Many efforts taken during the COVID-19 pandemic to reduce transmission of the virus have also contributed to worsening obesity in children. Some of the factors include disrupted family routines, sleep dysregulation, reduced physical activity, increased screen time, increased access to unhealthy snacks, increased reliance on more heavily processed and calorie-dense foods, and less consistent access to appropriately portioned meals through school.
How can pediatric health care providers help reduce obesity risk?
Pediatric health care providers can help by counseling families on strategies tailored to the child’s developmental stage that build on family strengths. We also need to think of new approaches such as recommending virtual activities that promote increased physical activity, connecting families to nutritious meals offered through community settings and focusing on ways to remain safe and active outside the home, such as going to parks, walking and biking.
For kids who are back in school — virtually or in person — another approach to positively impact their overall health and wellbeing could be by packing or prepping lunches. Lunch is an important meal for kids because it allows them to refuel their brains and bodies to feel energized throughout the day. A simple way to achieve this is to focus on including the following when packing lunches: a protein, vegetable, fruit and grain. Each of these food groups serves a different purpose. Protein helps keep our children full. Carbohydrates, such as fruit, starchy vegetables and whole grains, give their brains energy. Fruits and vegetables provide vitamins and minerals that keep their bodies functioning efficiently and energy levels high.
Callie Smith, RDN, LDN, registered dietitian at the UF Health Pediatric Multispecialty Center, shares healthy back-to-school lunch ideas and tips for parents and caregivers to keep in mind when planning lunches.
Back to school lunch ideas:
- Turkey, cheese, lettuce, rolled up in whole wheat tortilla shell + apple slices + baby carrots
- Greek yogurt parfait + chopped walnuts + strawberries and blueberries + few chocolate chips + mini waffle peanut butter sandwiches
- Hard-boiled egg + cheese stick + cucumber slices + cubed watermelon + whole grain crackers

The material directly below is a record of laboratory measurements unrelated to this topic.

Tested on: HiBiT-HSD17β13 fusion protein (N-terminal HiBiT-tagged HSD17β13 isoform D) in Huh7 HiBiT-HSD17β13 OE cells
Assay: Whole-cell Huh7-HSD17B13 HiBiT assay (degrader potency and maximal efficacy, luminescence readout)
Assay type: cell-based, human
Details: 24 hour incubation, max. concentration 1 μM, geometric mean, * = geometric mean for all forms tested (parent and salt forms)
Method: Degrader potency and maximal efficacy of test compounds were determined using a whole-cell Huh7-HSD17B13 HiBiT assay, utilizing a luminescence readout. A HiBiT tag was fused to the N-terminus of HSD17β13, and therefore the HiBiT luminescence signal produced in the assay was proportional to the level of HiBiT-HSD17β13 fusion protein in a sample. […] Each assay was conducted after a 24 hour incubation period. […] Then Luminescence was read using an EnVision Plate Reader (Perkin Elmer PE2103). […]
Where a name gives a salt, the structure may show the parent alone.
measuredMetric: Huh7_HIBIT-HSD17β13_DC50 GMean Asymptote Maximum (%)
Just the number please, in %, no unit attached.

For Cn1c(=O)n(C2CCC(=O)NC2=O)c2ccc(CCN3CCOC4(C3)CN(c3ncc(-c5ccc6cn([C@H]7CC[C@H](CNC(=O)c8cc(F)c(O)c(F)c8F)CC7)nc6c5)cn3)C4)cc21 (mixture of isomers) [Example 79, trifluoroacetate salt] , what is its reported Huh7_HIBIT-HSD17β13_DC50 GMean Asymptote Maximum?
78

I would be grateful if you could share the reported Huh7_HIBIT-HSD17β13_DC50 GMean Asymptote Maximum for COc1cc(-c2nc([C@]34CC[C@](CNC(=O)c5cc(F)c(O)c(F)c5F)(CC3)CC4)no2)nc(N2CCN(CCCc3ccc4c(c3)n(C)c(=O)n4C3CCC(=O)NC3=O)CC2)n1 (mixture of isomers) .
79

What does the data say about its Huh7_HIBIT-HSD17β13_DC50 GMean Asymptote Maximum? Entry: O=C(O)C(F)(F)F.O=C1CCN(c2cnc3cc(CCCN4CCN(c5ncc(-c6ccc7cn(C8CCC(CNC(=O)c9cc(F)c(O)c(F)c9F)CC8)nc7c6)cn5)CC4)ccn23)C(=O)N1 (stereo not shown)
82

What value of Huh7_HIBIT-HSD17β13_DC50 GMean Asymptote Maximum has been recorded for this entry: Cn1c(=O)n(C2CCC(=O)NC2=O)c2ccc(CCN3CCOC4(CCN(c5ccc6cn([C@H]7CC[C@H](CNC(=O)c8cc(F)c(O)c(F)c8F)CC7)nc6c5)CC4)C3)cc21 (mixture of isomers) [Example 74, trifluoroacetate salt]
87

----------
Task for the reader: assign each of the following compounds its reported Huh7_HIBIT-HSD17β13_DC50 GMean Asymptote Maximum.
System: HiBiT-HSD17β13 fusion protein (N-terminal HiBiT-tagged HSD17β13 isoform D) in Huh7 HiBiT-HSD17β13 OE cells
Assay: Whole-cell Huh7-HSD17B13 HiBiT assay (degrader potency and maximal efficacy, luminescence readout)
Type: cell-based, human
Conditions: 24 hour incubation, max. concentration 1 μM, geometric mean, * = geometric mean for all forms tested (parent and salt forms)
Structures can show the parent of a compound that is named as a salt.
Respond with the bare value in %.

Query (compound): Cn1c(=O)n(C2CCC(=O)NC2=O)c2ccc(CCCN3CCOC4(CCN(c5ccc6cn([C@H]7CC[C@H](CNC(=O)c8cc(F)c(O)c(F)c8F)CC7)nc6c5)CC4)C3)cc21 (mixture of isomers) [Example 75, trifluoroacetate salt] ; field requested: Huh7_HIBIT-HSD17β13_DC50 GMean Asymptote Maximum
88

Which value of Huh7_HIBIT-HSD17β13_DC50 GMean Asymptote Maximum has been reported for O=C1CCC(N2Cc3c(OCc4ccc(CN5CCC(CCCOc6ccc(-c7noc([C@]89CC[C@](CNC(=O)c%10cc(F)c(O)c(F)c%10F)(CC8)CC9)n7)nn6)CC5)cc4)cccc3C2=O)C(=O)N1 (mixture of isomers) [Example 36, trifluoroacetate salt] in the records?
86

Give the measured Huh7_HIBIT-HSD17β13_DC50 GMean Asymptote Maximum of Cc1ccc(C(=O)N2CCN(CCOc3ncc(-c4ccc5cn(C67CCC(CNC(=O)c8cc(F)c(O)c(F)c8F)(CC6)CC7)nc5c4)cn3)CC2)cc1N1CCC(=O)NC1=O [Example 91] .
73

- Canned tuna + whole grain crackers + grapes + cheese stick + celery sticks
- Turkey or chicken slices + nuts + pretzels + raspberries + snap peas
- Chickpea pasta with green peas, shredded carrots, and grated parmesan + blackberries and blueberries + sliced cherry tomatoes
- Taco salad: shredded lettuce, black beans, corn, shredded cheese, diced tomatoes + sliced bell peppers + multigrain tortilla chips + guacamole
- Avocado rotisserie chicken sandwich on whole wheat bread + strawberries, blueberries + sliced bell peppers + edamame beans
More tips for packing healthy school lunches:
- Plan ahead. Take a few minutes with your child on the weekend to choose foods from each of these food groups that they will want to eat.
- Grab and go. Reduce stress levels in the mornings by packing lunch the night before.
- Make it fun. If your budget allows, have your child pick out their own lunch box — they may be more excited about taking it to school.
- Don’t forget the dips. Dips can serve dual purposes: making food tastier and providing a fat or protein source in a meal. Foods like apples, celery and bananas are delicious yet still healthy with peanut butter. Your child may also enjoy bell peppers, broccoli or carrots with hummus or guacamole.
It is very important to engage your child in preparing lunches and make it a fun experience!
If you have concerns about your child’s nutrition and overall wellness, speak with your primary care provider. The UF Health Pediatric Weight Management Center accepts patient referrals from primary care providers and provides a comprehensive, personalized care to each child while working with the whole family to manage obesity and related health conditions.